The figures are familiar: 40,000 people die each year in car accidents, the leading cause of death for people under the age of 35. Safety belts can prevent death in about half of these accidents. If you know this and are still not wearing a safety belt, you may need to ask yourself why not.
Motor vehicle crashes are the leading cause of death for people age 5 – 34. Adult seat belt use is the single most effective way to save lives and reduce injuries in crashes. The percentage of adults who always wear seat belts increased from 80% to 85% between 2002 and 2008. Even so, 1 in 7 adults do not wear a seat belt on every trip. Primary enforcement seat belt laws make a big difference in getting more people to buckle up.
In 2010, 19 states–where 1 in 4 adult Americans live–did not have a primary law.
People sitting in back seat should use safety belts for the same reasons they should use them in the front seat: to reduce serious injuries and fatalities in a crash. Lap and shoulder belts reduce the risk of fatal injury by 44 percent among back-seat outboard occupants in passenger cars and 73 percent among back-seat outboard occupants of vans and SUVs. In a frontal crash, drivers and front-seat passengers are at increased risk of injury from unbelted back-seat passengers, and in a side-impact crash, passengers sitting adjacent to unbelted passengers are at increased risk of injury. Exposure to unbelted occupants increases the risk of injury or death to other occupants in the vehicle by 40 percent.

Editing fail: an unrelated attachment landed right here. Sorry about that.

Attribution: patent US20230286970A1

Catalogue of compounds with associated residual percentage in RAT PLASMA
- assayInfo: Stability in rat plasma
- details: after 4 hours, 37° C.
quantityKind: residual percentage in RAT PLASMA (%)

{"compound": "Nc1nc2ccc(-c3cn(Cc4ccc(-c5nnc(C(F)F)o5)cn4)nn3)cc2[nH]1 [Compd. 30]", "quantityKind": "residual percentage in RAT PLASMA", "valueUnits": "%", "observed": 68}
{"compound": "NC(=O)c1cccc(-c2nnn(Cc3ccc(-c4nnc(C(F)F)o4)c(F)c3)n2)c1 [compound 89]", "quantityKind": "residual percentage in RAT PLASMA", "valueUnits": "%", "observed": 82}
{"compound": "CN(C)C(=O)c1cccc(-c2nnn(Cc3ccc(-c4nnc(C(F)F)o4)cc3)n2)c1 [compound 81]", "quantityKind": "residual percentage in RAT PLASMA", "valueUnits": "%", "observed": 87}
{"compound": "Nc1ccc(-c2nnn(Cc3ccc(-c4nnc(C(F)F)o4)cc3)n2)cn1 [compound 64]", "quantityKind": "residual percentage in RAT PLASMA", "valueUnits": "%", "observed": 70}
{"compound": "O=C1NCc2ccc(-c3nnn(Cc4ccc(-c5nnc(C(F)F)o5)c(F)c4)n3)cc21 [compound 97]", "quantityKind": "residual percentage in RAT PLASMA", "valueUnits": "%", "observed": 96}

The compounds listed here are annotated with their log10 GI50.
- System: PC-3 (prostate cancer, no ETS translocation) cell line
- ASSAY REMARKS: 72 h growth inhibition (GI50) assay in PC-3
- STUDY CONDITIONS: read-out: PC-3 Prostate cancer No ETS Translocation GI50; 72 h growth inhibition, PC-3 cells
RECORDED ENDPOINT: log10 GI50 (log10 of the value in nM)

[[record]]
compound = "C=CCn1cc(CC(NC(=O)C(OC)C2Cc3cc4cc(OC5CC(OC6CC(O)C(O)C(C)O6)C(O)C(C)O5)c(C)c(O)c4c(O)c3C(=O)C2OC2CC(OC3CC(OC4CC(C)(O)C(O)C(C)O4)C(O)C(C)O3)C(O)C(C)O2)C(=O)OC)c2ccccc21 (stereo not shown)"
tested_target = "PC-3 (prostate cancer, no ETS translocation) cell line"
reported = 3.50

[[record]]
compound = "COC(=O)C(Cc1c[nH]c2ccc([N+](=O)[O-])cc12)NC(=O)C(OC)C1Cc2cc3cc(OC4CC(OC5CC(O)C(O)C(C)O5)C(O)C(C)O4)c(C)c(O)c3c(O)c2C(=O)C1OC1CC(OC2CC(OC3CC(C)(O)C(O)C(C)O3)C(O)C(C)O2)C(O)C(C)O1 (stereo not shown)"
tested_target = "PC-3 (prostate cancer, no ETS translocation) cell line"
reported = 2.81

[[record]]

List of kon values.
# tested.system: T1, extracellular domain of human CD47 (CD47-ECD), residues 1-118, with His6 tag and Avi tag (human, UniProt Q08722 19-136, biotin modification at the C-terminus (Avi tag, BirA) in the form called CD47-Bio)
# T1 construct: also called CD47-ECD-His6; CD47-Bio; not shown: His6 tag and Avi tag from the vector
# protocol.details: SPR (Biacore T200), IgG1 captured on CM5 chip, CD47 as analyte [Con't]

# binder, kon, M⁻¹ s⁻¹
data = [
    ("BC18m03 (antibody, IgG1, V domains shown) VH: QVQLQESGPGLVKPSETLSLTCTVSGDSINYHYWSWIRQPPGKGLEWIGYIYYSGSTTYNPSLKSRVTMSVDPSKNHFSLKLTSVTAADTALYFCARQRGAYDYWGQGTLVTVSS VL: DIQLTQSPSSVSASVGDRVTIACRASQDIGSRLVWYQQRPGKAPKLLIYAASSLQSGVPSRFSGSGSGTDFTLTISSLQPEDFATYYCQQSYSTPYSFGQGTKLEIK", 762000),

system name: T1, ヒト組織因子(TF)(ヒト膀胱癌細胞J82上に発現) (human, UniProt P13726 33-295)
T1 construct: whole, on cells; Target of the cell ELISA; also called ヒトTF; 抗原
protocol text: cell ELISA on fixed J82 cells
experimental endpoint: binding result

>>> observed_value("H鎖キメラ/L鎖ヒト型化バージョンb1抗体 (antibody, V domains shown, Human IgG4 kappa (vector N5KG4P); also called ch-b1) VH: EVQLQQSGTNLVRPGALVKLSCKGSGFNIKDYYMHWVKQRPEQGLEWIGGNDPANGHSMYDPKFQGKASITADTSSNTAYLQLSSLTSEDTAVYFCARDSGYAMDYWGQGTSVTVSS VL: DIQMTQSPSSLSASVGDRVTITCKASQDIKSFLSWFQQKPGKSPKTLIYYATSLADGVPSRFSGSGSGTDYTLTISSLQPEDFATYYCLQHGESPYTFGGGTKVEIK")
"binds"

Unbuckled occupants “become a back-seat bullet” in a crash, says Pam Fischer, state highway traffic safety director. In collisions, experts say, unbelted passengers in the back seat continue to move at the same rate of speed as the vehicle they’re in until they hit something — seat back, dashboard, windshield or people in the front seat. Yet many view the back seat as somehow safer.